ANNAPOLIS -- Republican legislators have come up with a novel idea they think could improve the quality of legislation passed by the Democrat-controlled House of Delegates. They call it "debate."
They think there is not enough of it in the House, and today they intend to propose a rule change they hope will encourage more debate.
The problem, as the Republicans see it, is an unwritten but severely enforced House rule that they contend ties the hands of committee members once their committee passes a bill and sends it to the full House for consideration.
The informal rule prohibits members of the House's six standing committees from speaking against or even trying to amend bills at that preliminary stage of the process, known as "second reader."
When bills come up for a final, or "third reader," vote, committee ++ members are free to say what they wish and vote for or against their committee's bills. But by then, under House rules, amendments to House bills are no longer permitted.
The effect, said House Minority Whip Robert H. Kittleman, R-Howard, is that debate, discussion or proposed changes to bills by the legislators who know most about the issues is stifled. As a result, he said, floor debate has become infrequent and ineffective, and even viewed by some lawmakers as a waste of time.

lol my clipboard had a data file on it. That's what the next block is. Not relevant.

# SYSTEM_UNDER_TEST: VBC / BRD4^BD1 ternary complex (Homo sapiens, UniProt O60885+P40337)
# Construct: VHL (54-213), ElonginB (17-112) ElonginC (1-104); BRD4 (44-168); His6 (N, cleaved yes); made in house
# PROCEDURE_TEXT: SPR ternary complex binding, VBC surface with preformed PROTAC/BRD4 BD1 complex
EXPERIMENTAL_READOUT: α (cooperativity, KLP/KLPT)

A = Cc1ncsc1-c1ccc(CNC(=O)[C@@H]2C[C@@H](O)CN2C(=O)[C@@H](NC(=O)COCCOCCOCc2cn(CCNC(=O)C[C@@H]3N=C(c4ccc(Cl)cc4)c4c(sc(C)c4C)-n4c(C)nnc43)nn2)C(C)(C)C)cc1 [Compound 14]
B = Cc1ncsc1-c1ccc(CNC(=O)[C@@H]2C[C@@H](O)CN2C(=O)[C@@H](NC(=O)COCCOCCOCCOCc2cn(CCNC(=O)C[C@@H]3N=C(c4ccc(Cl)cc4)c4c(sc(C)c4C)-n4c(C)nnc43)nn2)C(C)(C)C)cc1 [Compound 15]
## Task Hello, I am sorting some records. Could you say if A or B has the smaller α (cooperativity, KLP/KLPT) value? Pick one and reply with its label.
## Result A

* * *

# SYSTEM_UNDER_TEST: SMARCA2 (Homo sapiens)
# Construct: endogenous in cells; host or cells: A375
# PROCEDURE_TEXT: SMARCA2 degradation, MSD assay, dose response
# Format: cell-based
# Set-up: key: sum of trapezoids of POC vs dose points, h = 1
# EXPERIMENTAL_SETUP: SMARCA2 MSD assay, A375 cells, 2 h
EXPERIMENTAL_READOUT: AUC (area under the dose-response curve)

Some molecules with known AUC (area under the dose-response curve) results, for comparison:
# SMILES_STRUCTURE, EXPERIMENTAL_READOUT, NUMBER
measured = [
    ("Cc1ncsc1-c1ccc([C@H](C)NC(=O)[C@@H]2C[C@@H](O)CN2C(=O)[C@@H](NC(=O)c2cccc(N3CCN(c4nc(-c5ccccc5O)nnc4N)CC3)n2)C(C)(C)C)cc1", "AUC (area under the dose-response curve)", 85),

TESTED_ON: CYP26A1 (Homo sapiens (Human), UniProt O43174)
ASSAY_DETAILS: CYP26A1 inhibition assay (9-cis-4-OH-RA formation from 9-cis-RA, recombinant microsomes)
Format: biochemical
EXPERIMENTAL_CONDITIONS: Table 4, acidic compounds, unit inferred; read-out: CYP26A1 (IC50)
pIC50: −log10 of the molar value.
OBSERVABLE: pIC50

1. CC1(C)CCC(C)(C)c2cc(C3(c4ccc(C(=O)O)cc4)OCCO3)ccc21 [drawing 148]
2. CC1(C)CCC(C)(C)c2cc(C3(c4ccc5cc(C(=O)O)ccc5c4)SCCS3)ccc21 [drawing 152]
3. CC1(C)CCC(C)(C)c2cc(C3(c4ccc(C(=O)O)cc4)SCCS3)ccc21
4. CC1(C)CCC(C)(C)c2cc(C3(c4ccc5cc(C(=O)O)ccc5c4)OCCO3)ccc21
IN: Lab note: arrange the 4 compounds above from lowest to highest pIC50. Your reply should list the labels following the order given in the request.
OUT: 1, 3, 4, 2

Of the 820 bills that reached the House floor last year, only two died, he said.
"The way the legislature works, you have six small [Houses] of Delegates, each all-powerful in their area. Whatever they pass passes; whatever they kill dies," he said. The Republican's proposed written rule would permit debate, dissent and amendments by committee members on second reader.
New Majority Leader D. Bruce Poole, D-Washington, who as a second-term legislator has never known the House without the unwritten rule in effect, said he doubted the Democratic leadership would support such a change.
"There has to be a final decision sometime, and there has to be some cohesiveness to the committees. Otherwise, there is never an end to debate, never an end to controversy," he said.
Mr. Poole acknowledged that few bills die on the House floor these days, but said that was "a testament to the committee system" and evidence that the rule helped House leaders deal efficiently with as many as 3,000 bills a session.
"We feel junk should be weeded out in committee," he said, "and we should have great faith in our committee system."
But Mr. Kittleman said the problem is so serious that by last session, not one word of debate was uttered, not one amendment adopted and not one cent changed as the House approved the state's $11.6 billion budget for this year.
"Clay [House Speaker R. Clayton Mitchell Jr., D-Kent] said it was the first year he could remember that no TV cameras were there to record the budget debate," Mr. Kittleman recalled. "But why come?"